A new study has warned that the Arctic sea ice could disappear completely through September if average global temperature increases by as little as 2 degrees.
The recent study conducted by the University of Cincinnati was published in Nature Communications.
"Most likely, September Arctic sea ice will effectively disappear at between approximately 2 and 2.5 (degrees) of global warming," said the abstract of the study.
"Yet, limiting the warming to 1.5 (degrees) under the Paris agreement may not be sufficient to prevent the ice-free Arctic," the study said.
Won Chang, a study co-author and UC assistant professor of mathematics, was quoted as saying by Daily Mail, ''The target is the sensitivity of sea ice to temperature".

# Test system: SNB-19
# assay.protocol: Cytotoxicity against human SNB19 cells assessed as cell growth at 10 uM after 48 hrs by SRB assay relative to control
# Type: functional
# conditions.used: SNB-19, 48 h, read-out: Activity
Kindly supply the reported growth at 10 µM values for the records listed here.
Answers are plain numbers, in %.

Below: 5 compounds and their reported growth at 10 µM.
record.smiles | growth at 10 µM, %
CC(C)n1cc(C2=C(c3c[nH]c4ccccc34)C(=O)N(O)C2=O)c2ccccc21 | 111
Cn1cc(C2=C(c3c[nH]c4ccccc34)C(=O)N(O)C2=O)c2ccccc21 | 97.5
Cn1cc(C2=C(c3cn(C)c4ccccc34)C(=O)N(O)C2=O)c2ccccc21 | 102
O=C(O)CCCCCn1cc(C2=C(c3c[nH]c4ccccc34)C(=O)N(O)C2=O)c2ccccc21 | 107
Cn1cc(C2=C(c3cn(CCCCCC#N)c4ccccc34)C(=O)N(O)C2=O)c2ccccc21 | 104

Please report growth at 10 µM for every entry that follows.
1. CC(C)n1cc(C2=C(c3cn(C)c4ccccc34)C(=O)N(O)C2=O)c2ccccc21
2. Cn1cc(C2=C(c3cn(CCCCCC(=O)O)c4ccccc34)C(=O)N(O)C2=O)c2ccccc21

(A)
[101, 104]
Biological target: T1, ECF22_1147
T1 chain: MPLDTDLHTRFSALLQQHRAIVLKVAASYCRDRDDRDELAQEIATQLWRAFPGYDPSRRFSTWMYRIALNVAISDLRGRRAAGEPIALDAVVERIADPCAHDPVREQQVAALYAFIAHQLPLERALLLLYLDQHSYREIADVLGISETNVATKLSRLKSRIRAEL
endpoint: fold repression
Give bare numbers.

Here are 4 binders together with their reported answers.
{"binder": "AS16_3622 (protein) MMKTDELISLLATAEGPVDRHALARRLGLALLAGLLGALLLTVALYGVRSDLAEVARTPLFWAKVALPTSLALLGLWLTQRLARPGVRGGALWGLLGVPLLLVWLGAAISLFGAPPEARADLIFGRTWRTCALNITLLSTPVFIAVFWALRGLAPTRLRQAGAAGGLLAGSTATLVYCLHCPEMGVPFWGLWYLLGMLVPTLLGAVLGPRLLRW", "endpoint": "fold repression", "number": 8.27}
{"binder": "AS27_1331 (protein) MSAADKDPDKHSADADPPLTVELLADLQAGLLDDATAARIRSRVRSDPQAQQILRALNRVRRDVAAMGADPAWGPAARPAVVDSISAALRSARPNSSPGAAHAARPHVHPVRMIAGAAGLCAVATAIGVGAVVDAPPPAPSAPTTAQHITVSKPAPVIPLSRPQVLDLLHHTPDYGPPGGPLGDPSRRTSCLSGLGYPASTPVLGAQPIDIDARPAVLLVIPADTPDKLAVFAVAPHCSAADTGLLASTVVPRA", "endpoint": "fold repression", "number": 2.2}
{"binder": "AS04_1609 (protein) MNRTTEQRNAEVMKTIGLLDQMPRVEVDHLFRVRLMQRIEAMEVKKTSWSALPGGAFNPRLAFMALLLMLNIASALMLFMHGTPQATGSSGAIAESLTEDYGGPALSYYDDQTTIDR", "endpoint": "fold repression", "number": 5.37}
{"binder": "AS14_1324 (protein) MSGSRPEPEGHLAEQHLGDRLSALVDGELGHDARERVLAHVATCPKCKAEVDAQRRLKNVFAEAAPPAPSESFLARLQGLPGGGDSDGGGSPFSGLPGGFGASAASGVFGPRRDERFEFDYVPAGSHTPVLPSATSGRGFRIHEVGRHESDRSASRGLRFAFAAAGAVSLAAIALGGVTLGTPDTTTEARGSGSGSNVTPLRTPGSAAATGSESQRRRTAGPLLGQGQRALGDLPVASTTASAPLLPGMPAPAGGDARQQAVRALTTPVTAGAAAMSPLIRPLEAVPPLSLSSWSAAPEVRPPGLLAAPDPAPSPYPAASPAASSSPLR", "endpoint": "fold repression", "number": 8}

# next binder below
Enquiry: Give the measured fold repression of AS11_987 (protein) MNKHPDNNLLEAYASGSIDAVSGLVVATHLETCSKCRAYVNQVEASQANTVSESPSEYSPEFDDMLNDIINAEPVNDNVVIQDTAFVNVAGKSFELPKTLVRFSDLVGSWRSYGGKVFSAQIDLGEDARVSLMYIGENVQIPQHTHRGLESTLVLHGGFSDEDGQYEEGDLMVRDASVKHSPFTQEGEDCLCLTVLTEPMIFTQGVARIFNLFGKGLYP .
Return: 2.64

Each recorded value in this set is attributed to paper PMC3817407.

Historically, September is the month that sees the Arctic Ocean's least ice cover during the year after the short polar summer.
"They use September as a measure because that's the transition period between summer and winter in the Arctic," Chang said. "Ice recedes from June to September and then in September, it begins to grow again in a seasonal cycle. And we're saying we could have no ice in September," he added.